Mark Zuckerberg would be proud. In Sudan we’re told asking for “facebook” is at least as recognizable as asking for “internet”. We’ve reached regional city of Dongola and have day to rest, wash and recharge before cycling on to Khartoum.
I’ve got more complete posts and photos for Sudan riding days, but will need Wifi before I can post them. However, have enjoyed riding in Sudan so far, though it is getting a bit warmer. It took us five hours to clear immigration and customs into Sudan from the boat, but once in, it is a bit different world here. Wadi Halfa reminded me a bit of the dry desert planet from “Star Wars”, though without the lively bar scene. Definitely an end of the world place.
From there we’ve had one tough day of riding and two medium days. Roughly corresponding with days, the landscapes changed as follows:
- Initially, we cycled parallel but not in view of the Nile. Mostly dry desert scenery, with just an occasional settlement. Gold mining towns we were told. Our first day had some tailwinds and while longest at 149km, was still medium riding. It was nice to soak in the river, though we also got our introduction to these small buzzing flies.
- After this, we more closely paralleled the Nile. There would be more settlements to our right. Unlike Egypt where even smallest towns might have two story buildings, here everything was single story, often surrounded by mud walls. Tallest here would be local mosque with minaret. We still cut across desert areas, but our proximity to the Nile also brought us many small flies. In the afternoon it became quite hot and was important to keep hydrated (I’m carrying 4.5 liters which seems to be enough for now, but have another 3 liter bladder I will likely pack in addition if it gets warmer). Our middle day was toughest for me so far on the tour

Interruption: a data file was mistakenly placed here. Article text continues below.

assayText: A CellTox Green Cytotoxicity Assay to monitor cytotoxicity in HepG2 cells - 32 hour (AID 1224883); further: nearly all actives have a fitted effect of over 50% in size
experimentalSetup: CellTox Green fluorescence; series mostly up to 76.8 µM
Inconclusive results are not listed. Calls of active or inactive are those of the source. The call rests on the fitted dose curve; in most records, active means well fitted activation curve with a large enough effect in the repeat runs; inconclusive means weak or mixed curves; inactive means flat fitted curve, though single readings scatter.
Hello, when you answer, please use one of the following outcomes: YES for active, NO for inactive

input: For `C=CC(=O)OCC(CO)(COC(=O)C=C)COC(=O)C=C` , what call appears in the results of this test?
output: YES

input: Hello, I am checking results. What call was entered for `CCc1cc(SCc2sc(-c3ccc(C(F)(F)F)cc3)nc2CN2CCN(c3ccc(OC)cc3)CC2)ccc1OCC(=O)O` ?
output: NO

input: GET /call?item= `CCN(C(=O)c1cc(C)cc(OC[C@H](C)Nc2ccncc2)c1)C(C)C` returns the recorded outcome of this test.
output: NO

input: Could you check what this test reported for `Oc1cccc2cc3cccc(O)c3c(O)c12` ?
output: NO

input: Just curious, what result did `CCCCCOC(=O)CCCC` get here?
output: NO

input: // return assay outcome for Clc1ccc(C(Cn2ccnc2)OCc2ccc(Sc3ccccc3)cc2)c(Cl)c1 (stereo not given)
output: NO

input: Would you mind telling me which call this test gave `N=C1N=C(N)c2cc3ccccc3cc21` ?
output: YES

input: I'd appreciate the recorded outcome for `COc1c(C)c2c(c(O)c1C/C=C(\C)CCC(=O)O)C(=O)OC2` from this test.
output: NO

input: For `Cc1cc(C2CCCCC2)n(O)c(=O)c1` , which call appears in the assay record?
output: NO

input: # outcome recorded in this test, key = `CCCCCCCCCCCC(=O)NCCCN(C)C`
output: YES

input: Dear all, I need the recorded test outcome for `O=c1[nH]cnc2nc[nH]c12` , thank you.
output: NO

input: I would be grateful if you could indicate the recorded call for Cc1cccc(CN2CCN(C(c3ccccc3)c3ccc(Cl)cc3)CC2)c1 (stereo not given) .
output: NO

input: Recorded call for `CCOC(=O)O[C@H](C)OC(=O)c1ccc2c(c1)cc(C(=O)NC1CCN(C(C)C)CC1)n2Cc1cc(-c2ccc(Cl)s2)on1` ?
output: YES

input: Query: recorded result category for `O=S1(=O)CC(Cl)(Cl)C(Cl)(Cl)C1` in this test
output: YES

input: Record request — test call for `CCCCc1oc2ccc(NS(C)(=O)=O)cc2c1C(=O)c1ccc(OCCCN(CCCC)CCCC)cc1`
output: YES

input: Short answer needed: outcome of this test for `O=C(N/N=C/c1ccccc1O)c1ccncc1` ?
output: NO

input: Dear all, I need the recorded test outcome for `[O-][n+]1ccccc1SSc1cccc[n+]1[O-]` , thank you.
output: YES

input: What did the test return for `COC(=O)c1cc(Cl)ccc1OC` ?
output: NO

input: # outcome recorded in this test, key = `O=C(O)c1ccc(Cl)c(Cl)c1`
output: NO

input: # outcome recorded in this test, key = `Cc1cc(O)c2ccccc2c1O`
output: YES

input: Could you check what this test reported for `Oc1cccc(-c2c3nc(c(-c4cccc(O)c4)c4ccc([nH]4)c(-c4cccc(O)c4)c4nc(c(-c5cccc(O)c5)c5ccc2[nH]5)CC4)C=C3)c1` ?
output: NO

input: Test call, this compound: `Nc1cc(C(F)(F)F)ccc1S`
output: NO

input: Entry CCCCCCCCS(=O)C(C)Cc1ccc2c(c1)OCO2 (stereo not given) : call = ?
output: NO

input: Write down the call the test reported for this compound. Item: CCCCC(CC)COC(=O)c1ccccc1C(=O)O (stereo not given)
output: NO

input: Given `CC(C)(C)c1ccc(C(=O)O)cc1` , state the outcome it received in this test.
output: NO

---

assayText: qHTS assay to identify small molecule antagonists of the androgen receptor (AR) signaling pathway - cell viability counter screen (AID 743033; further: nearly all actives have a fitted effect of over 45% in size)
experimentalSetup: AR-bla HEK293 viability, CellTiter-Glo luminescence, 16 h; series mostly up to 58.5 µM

- After this we continued to parallel the Nile. What was different was that we also passed irrigated fields. More settlements and a little more populated. Eventually ended in regional center of Dongola. Still warm in afternoon but only 112km on third day.
The road is quite good with fairly light traffic. A few different things we see along the way:
- King of the road are these big buses that go very fast and with horns screetching and blaring. They stop for nothing.
- Little van mini-buses go much slower. Covered with Arabic lettering and often a wave.
- Local transport seems to be pickup trucks, some with a cab on back and often with many passengers. Good for friedly honks and wave.
- Some local box trucks but not much
- Donkeys and donkey carts are local field transport. Not much on the road, but we pass them by.
- Kids might have bicycles.
So far pretty easy to travel and with occasional “coke stops” as it gets warm.
Dongola is good camping in local zoo (only animals are statues and us). Yesterday was holy day, but town is more lively today. Still enjoying my rest day and getting ready for road ahead.